Lost in space-the aliens are coming and they are as bad as us, apparently

25 01 2010

According to one prominent speaker at tomorrow’s conference at the Royal Society on alien life,

Governments should prepare for the worst if aliens visit Earth because beings from outer space are likely to be just like humans…Extra-terrestrials might not only ­resemble us but have our foibles, such as greed, violence and a tendency to exploit others’ resources.

One could not sum up the current misanthropism in society more concisely than this. Apparently, the worst thing that could happen is that aliens are like human beings. I wonder if the writer of these words has seen any of the films which imagine monsters from space, the huge carnivorous spiders from  Starship Troopers  or the truly nightmarish creatures from the Alien films.

It used to be the case that we feared these imagined horrors so much precisely because they were not human. That is why sci fi monsters so often appear as giant insects, the closest thing we have on earth to species which appear utterly alien to us in every way. Now the worst that some people can imagine is that they are like humans. We used to be afraid of monsters and now we are afraid of ourselves.

This attitude chimes with the anti-human approach of some environmentalists and population controllers who see humanity as not only a kind of pestilence on the face of the Earth, but also a danger to those beyond it. The new James Cameron film, Avatar, for example depicts humans as a threat to other, gentler, species in outer space.

The wish to explore space used to be at the heart of human endeavour. President John Kennedy put it at the heart of the United States’ aspirations in the 1960s. These days the urge to explore has been weakened and instead fears about the dangers of space exploration have come to the fore.  Now,it appears to be beyond us to repeat even what we managed 40 years ago by going to the Moon because of the difficulty and expense. In addition, we are warned of the dangers we bring to the Universe by simply existing.

There are many good, practical reasons to push ahead with the exploration of space, some of which I listed in this article on travel to Mars. But it is humanity’s endless curiosity and willingness to experiment and explore which has made us as unique in the universe as we currently appear to be. It is the triumph of human ingenuity and spirit over enormous difficulties which makes space travel so inspiring.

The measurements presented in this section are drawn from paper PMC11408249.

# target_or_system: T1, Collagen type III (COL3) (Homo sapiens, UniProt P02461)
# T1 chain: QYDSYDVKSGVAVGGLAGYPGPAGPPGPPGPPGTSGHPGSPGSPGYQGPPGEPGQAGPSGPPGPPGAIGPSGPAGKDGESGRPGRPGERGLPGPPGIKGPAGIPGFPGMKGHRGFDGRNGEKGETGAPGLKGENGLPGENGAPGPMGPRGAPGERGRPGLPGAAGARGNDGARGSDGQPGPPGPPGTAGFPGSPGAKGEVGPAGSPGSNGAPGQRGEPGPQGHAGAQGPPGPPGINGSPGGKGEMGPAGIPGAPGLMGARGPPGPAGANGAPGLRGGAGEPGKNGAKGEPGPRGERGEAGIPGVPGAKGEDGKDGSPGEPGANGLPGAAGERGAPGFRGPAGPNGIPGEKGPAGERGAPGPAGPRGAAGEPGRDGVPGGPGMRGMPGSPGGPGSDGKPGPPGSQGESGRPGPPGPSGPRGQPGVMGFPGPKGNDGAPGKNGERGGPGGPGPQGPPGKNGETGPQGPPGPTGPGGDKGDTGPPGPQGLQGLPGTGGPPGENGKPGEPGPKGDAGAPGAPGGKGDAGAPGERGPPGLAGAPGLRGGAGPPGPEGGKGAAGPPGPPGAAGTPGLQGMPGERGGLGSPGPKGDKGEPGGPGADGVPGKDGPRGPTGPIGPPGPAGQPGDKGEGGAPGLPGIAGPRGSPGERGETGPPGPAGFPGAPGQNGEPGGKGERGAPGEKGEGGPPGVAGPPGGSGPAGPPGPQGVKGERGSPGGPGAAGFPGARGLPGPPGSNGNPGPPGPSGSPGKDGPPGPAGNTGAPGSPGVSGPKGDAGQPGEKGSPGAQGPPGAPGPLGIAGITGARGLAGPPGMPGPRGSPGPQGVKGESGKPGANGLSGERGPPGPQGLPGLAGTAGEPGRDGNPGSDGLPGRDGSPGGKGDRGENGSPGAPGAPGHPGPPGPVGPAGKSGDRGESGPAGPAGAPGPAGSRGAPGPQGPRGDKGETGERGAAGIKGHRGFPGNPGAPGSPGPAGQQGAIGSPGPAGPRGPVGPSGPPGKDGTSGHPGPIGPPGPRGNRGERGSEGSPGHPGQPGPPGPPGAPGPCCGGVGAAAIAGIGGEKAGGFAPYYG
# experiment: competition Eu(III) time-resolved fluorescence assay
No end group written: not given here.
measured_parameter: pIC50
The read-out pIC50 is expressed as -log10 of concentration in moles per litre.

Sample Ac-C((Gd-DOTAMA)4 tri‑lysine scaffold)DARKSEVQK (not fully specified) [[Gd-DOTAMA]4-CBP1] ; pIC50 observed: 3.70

If it turns out that extraterrestrial life is like us then this would be a truly wonderful thing. It could mean creatures more technologically advanced from whom we could learn enormously. This is all in the field of speculation, although the massive increase in the number of inhabitable planets discovered in the recent past increases the likelihood that intelligent life exists elsewhere, at least on the statistical level.



One response

26 01 2010
Weston Bay

Hate to be a pedantic bore here Rob (actually I like it really) but the chances of alien life even remotely resembling us are literally astronomical. Ironically the ‘bug’ creatures of Starship Troopers are probably the most ‘realistic’ (stretching the term as far as it could possibly go) depiction of alien beings we’re likely to see. If ever.

Good point about the misanthropic message in Avatar. The film looks like a visually impressive load of bollocks anyway.

Sadly ours is the generation that will never see a man set foot on the Moon again, let alone anywhere else. Hell you could actually say manned space travel is a thing of the past. At least this side of 2050. I agree with what you say about space exploration in general. We can only but hope that a generation as yet unborn will take up the challenge where we chickened out.

Our lot will just have to curl up in front of repeats of Star Trek, munching crisps, smoking fags and wondering where the hell did we go wrong. One thing you could do though is try to visualise what kind of global economy we’d need in order to make space exploration a possibility again. I’ll say one thing: we’re not anywhere near there yet.

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